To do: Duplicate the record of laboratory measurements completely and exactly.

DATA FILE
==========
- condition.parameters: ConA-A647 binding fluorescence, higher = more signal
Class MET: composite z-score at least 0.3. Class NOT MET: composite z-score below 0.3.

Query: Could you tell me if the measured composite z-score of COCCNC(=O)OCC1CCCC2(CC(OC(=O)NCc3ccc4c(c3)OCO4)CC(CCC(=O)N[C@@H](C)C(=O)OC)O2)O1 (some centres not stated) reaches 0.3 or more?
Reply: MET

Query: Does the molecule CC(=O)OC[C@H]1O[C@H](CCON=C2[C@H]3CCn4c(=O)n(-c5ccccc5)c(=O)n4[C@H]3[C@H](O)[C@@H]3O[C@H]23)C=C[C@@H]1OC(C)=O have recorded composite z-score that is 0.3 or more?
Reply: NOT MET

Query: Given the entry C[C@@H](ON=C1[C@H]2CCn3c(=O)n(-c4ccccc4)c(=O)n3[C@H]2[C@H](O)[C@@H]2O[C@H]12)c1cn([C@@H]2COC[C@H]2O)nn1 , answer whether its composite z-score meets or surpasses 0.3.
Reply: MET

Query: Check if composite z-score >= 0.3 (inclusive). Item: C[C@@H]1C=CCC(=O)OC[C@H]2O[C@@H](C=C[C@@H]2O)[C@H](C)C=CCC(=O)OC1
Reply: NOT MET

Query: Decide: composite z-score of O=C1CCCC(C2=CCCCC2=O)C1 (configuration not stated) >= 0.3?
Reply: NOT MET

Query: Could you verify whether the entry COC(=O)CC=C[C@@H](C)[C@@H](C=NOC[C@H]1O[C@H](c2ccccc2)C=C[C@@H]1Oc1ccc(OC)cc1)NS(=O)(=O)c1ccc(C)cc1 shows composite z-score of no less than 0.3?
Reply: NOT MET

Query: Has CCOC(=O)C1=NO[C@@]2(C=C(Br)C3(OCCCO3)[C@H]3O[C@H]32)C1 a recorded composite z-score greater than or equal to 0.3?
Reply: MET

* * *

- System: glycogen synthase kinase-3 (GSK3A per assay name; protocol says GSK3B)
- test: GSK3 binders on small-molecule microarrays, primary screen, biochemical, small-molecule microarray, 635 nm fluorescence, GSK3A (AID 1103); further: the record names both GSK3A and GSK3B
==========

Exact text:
- condition.parameters: ConA-A647 binding fluorescence, higher = more signal
Class MET: composite z-score at least 0.3. Class NOT MET: composite z-score below 0.3.

Query: Could you tell me if the measured composite z-score of COCCNC(=O)OCC1CCCC2(CC(OC(=O)NCc3ccc4c(c3)OCO4)CC(CCC(=O)N[C@@H](C)C(=O)OC)O2)O1 (some centres not stated) reaches 0.3 or more?
Reply: MET

Query: Does the molecule CC(=O)OC[C@H]1O[C@H](CCON=C2[C@H]3CCn4c(=O)n(-c5ccccc5)c(=O)n4[C@H]3[C@H](O)[C@@H]3O[C@H]23)C=C[C@@H]1OC(C)=O have recorded composite z-score that is 0.3 or more?
Reply: NOT MET

Query: Given the entry C[C@@H](ON=C1[C@H]2CCn3c(=O)n(-c4ccccc4)c(=O)n3[C@H]2[C@H](O)[C@@H]2O[C@H]12)c1cn([C@@H]2COC[C@H]2O)nn1 , answer whether its composite z-score meets or surpasses 0.3.
Reply: MET

Query: Check if composite z-score >= 0.3 (inclusive). Item: C[C@@H]1C=CCC(=O)OC[C@H]2O[C@@H](C=C[C@@H]2O)[C@H](C)C=CCC(=O)OC1
Reply: NOT MET

Query: Decide: composite z-score of O=C1CCCC(C2=CCCCC2=O)C1 (configuration not stated) >= 0.3?
Reply: NOT MET

Query: Could you verify whether the entry COC(=O)CC=C[C@@H](C)[C@@H](C=NOC[C@H]1O[C@H](c2ccccc2)C=C[C@@H]1Oc1ccc(OC)cc1)NS(=O)(=O)c1ccc(C)cc1 shows composite z-score of no less than 0.3?
Reply: NOT MET

Query: Has CCOC(=O)C1=NO[C@@]2(C=C(Br)C3(OCCCO3)[C@H]3O[C@H]32)C1 a recorded composite z-score greater than or equal to 0.3?
Reply: MET

* * *

- System: glycogen synthase kinase-3 (GSK3A per assay name; protocol says GSK3B)
- test: GSK3 binders on small-molecule microarrays, primary screen, biochemical, small-molecule microarray, 635 nm fluorescence, GSK3A (AID 1103); further: the record names both GSK3A and GSK3B